The “adultification” of Halloween will result in a lot of records being broken this season, Bruce Horovitz informs us in USA Today, accelerating a trend toward mortification that has turned “scaring the living daylights out of people” into a year-round business in California’s popular theme parks, as Hugo Martin reports in the Los Angeles Times.
It’s “taking place in virtually every city in America,” Horovitz writes. “At bars. At restaurants. At movie theaters. Even at high-end gift shops. Like treats snatched from a trick-or-treat bag, adults have slowly been stealing Halloween from kids for years. Now it appears, grown-ups own the holiday.”
"I call it Occupying Halloween," consumer anthropologist Robbie Blinkoff tells Horovitz. "My gut tells me that it's bigger than Halloween, and is actually part of our culture. We need to creatively express ourselves to find pure joy."
Knott's Berry Farm entertainment design manager Todd Faux (we assume that’s his real name and not a nom de gore) “is among a handful of fear peddlers at Southern California theme parks who create and manage the … mazes that draw thousands of horror fans in the weeks leading up to Halloween,” writes the L.A Times’ Martin.
It’s a year-round position during which Faux does research like watching horror movies to inspire the choreography of the roles of about 1,000 or so characters –- which have ranged from the predictable vampires to a deranged butcher, zombie cannibals and a homicidal Pinocchio, according to Martin.
“Halloween attractions such as haunted houses, theme park mazes and festivals bring in about $300 million in revenue each year, according to the trade group Haunted Attraction Assn.,” he reports. Building a maze alone costs as much as $150,000.
"The days are gone of the black hallway and props on a fishing line," according to the president of the association, Patrick Konopelski. "We now have designers, sets and technicians all taking part in the attractions."
Americans are expected to spend $2.87 billion on Halloween costumes this year, according to a National Retail Federation survey, with $1.4 billion on adult costumes. The average person will spend $79.82 on Halloween candy, costumes and décor, the NRF predicts, bringing total spending to $8 billion -- the most in the survey’s 10-year history.
Nearly six million adults plan to dress as a witch, and 3.2 million will dress as vampires, according to the NRF. As for the kiddies –- remember them? -- $1.1 billion will be spent on costumes. Princess outfits will be the most popular (9.7%), followed by Batman (5.4%) and Spider-Man (4.6%).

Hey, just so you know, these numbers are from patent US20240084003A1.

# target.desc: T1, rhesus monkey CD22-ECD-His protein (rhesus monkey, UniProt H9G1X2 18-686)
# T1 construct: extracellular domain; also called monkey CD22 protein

The NRF has put together a colorful infographic with more details on the subject. The survey also reveals that although tradition still reigns, consumers are looking for inspiration in new places. “While retail stores, online searches and ideas from family and friends are still king, social media sites such as Facebook, Pinterest and Twitter are gaining an edge,” writes Margaret Case in a blog post accompanying the sharable poster.
USA Today’s Horovitz says that a record two million people are expected at the Greenwich Village Halloween Parade in New York next Wednesday, pumping $90 million into the city’s economy. The festivities will be seen on both WPIX Channel 11 and NY 1.
The event’s website leads with an admonition for any stick-in-the-muds who might try to crash the party in normal attire: “Only Those in Costume are Welcome to Join Hundreds of Puppets, 53 Bands of Different Types of Music, Dancers and Artists, and Thousands of other New Yorkers in Costumes of their Own Creation in the Nation’s Most Wildly Creative Public Participatory Event in the Greatest City in the World!”
There are also lots of thing to do in the San Francisco area, from the Erotic Exotic Halloween at Nightclub 46 on Geary Street to the Bachatalicious Halloween Ball at the Cafe Cocomo to an “elegant, gothic Halloween party in honor of Edgar Allan Poe” at the Falkirk Mansion and Cultural Center in downtown San Raphael, according to the San Francisco Chronicle’s SFGate.com.
Meanwhile, Americans will spend $370 million on dressing up their pets this year, with 12.7% of them moping around as pumpkins, according to the NRF. The ASPCA has issued a “Top 10 Safety Tips for Pet Parents” advisory. It says that “yup, a few pets are real hams!” but cautions that “dress up can be a big mess-up for some pets.” Illustrating the point, the Chicago Tribune has a photo gallery titled “Why Pets Hate Halloween.”
Soon, we sure, we’ll be informed that surveys indicate that most houseplants prefer going as cobwebs.